Pakistan was meant to be a modern welfare Islamic state but unfortunately, his dream could not be realized and those who succeeded him couldn’t focus on his vision of making Pakistan a progressive, prosperous model Islamic state.
These views were expressed by speakers at the launching ceremony of the book “Pakistan: A Di-vine Gift” written by eminent scholar of English literature, former Deputy Chairman of the Planning Commission Engineer Dr Akram Sheikh. The book-launching ceremony was organized by the Nazriya Pakistan Council in connection with the Youm-e-Quaid-e-Azam (Quaid-e-Azam Day) celebrations organized at the Aiwan-e-Quaid.
Federal Secretary Cabinet Division, Ejaz Rahim was the Chief Guest.
Noted scholar Prof Aqeela Asif and Irfan Jamil read out the papers highlighting salient features of the book. Among those who discussed the book and the life and achievements of the Founder of Pakistan Quaid-e-Azam Muhammad Ali Jinnah included Dr Junaid Zaidi, Faridullah Khan, Dr Fazl-e-Hadi, Irfan Khan, Dr Sharif Bhatti and Ali Ahmed Qamar.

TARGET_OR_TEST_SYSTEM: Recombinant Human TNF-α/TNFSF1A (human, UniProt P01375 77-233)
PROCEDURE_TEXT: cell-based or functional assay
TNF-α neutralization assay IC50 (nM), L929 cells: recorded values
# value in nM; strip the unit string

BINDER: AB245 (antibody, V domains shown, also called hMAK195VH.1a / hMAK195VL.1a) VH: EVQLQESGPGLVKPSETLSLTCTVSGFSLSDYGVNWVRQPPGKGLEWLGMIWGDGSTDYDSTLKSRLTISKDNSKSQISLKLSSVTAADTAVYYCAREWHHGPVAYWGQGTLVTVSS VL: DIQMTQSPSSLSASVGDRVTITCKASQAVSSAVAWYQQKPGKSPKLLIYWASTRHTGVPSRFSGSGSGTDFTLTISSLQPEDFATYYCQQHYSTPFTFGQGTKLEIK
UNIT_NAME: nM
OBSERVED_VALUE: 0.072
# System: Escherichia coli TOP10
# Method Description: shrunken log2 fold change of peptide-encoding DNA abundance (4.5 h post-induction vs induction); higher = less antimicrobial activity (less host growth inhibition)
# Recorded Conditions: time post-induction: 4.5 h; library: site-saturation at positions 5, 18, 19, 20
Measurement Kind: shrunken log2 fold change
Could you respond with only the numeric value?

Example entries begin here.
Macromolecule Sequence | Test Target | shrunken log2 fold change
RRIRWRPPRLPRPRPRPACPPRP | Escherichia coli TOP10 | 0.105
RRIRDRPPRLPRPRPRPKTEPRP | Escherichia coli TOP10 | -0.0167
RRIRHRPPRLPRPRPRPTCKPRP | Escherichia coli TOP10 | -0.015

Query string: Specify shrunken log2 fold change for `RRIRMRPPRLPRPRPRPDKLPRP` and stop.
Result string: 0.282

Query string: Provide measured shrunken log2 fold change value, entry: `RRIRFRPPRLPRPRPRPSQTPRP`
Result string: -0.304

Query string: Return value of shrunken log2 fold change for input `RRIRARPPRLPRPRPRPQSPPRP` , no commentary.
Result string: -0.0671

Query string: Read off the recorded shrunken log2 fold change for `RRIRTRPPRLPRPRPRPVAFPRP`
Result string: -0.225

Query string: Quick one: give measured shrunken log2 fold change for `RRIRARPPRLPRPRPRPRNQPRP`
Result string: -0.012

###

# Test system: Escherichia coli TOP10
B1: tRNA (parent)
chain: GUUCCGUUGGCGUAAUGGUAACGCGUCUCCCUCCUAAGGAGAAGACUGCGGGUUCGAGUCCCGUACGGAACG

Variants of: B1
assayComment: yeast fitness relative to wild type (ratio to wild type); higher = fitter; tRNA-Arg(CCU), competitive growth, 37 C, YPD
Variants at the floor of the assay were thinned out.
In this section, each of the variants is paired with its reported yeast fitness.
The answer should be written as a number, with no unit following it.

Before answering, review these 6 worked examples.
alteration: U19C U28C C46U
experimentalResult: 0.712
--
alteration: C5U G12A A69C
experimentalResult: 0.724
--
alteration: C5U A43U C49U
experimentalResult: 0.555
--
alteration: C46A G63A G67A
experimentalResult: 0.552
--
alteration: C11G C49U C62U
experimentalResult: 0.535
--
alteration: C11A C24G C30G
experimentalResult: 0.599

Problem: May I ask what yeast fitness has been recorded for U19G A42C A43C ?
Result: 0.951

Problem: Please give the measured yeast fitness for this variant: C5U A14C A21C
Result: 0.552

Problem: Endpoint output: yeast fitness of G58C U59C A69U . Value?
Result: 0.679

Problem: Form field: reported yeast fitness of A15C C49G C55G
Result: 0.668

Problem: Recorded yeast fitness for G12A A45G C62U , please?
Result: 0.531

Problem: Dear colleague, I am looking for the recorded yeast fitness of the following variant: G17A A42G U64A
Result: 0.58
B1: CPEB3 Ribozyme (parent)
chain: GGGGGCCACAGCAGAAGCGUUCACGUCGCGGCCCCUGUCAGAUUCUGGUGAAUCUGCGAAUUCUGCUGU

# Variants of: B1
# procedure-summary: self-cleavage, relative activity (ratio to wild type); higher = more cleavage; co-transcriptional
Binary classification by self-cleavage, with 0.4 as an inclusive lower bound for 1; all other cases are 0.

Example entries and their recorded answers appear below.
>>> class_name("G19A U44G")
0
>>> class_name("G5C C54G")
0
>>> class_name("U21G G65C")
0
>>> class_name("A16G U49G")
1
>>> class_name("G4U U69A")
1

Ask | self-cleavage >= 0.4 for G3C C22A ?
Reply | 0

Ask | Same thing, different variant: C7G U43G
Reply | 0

Ejaz Rahim said “Pakistan: A Divine Gift” pre-sented a detailed thesis and review of the problems Pakistan today is embroiled in and rightly suggests we should put behind our political, social and ethnic differences and work in unison to overcome the challenges the country is faced with.
Chairman of the NPC Mian Muhammad Javed also called for a unified approach towards the threats to our internal and external security and try to achieve the spiritual progress as well as the material. He said the book was a timely comment on Pakistan’s pre-sent situation.
Aqeela Asif spoke high of the writer and his work, saying the book tells us the story of Pakistan’s jour-ney marked with ups and downs and urges the read-ers to brood over the current failure as a nation.
Akram Sheikh, the author of the book while ex-pressing gratitude to the NPC and the guest speakers for their appreciation of the book said as the title suggested Pakistan was a divine gift and the Mus-lims of the undivided India were lucky to have a leader like Quaid-e-Aam.